Green Wednesday: GoodGuide and Wikia Stand Up to Greenwashing

From on November 19, 2008 in Green Remodeling

Greenwashing is a new term for a marketing spin put on products to present them as “green,” when in fact they may not be authentically green at all.

Eco Geek posted an article by Jaymi Heimbuch on the topic. It features a new startup called GoodGuide, “a source for free, scientist-verified data about products we purchase so we can ID for ourselves if what we’re consuming is as green as the company says it is. It is a great sibling site to the new Wikia Green.”

GoodGuideGoodGuide has over 61,000 personal care and household products you can search. In their ratings, they take into consideration the health, environmental, and social impacts of products and companies. Some examples of household products with the highest ratings are:

  • Seventh Generation Natural All Purpose Cleaner
  • Dr. Bronner’s Sal Suds Cleaner
  • Ecos Fruit & Veggie Cleaner

Each product has an overall rating from 10 (the highest) on down. In addition, you can click on Quick Look and See All Data. Behind the ratings is research into aspects of the companies producing the products, including categories such as:

  • Corporate Governance
  • Labor and Human Rights
  • Workforce Diversity

In the cases of these exemplary products, there is also enough information provided about household chemicals and cleaners to impress even the most avid label reader and eco-aware consumer. And if that’s not enough, if a product has certifications or listings with the like of Coop America and Leaping Bunny, those are shown along with links to the certifying organizations for information about their standards.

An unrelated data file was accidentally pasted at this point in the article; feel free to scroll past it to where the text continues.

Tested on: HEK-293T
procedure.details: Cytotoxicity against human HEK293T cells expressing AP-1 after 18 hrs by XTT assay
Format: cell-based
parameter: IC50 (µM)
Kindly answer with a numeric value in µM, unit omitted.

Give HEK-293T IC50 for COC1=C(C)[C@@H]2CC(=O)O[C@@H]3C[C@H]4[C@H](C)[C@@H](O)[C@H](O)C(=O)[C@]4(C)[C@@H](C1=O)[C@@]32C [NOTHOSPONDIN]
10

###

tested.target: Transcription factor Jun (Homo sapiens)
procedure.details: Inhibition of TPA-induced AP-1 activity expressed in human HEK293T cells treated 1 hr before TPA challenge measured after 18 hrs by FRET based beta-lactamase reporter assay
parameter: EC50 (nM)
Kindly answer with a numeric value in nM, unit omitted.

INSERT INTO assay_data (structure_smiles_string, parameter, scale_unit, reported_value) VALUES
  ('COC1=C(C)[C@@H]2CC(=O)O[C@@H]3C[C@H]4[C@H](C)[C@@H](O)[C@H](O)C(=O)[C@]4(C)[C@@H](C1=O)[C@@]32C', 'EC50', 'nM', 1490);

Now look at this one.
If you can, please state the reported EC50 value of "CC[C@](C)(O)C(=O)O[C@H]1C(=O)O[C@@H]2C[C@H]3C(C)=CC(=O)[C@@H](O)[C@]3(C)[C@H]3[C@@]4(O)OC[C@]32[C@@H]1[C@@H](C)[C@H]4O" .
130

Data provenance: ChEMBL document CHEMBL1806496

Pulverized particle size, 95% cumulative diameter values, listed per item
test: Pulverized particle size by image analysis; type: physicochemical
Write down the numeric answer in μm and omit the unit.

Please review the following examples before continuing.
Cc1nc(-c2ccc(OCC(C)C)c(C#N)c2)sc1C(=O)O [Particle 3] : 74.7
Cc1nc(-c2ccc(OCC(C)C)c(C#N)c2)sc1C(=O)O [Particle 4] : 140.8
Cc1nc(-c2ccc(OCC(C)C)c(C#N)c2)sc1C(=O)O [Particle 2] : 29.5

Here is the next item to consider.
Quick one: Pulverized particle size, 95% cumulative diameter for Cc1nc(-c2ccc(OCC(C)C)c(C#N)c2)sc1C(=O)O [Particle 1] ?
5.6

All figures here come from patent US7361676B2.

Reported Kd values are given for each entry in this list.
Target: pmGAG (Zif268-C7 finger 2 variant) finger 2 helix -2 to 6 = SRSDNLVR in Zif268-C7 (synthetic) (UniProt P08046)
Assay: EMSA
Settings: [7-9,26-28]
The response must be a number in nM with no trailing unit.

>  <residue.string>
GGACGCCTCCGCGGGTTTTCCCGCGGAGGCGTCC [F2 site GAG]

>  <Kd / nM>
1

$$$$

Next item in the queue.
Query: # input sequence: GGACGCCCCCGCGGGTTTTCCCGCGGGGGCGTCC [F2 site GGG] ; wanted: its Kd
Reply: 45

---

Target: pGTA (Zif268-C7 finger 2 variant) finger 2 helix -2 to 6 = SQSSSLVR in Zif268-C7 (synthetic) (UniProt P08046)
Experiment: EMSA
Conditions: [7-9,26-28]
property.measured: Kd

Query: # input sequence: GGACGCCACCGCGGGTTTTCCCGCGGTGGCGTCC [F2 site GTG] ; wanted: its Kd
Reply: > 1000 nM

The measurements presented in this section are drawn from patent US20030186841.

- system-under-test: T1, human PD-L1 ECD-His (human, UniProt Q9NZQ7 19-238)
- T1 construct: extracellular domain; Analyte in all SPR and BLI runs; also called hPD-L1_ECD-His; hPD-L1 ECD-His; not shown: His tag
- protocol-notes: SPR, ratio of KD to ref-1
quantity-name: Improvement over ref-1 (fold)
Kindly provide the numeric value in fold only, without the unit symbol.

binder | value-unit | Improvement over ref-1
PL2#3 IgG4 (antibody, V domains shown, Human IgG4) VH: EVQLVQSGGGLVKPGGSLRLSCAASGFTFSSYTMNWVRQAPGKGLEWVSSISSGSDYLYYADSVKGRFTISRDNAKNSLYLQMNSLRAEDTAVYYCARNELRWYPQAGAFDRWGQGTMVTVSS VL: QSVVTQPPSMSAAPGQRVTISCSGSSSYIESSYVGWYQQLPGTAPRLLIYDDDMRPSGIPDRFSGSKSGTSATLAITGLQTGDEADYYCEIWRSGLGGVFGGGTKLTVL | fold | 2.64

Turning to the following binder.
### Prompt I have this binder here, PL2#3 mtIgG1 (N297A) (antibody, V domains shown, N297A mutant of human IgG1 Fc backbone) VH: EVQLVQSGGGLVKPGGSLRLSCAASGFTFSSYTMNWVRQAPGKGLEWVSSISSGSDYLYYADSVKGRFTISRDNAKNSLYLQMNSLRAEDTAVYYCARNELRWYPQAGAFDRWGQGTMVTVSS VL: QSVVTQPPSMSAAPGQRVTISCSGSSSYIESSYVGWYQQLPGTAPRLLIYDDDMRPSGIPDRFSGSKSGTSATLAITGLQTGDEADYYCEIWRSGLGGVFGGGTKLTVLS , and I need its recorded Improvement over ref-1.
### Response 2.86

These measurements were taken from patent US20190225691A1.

An article on Earth Lab about the launch of Wikia Green reports, “Jimmy Wales is best known for evangelizing Wikipedia, the open-source, nonprofit encyclopedia he co-founded in 2001. His for-profit venture, Wikia, in its fourth year, has just unveiled a community for all things ‘green.’

“Anyone can edit Wikia, just like Wikipedia, which is built to attract people passionate about a given topic rather than to provide a general reference. All the content on Wikia Green can be re-used and copied by anybody, commercially or non-commercially.

When asked, ‘How do you prevent companies from stacking the entries with what some environmentalists call greenwashing?’ Wales replied, ‘My view is that’s virtually impossible in a wiki context, particularly a green wiki…The community monitors things as they come in. It’s not a voting-style system that can be gamed. It’s really an open discussion, dialog, and debate system. This is one of the great strengths of a wiki: it’s a great counter to astroturfing and other types of campaigns.’”

Visit Wikia Green for the green scene in categories including Sustainable Living, Environmental Issues, How To, and more.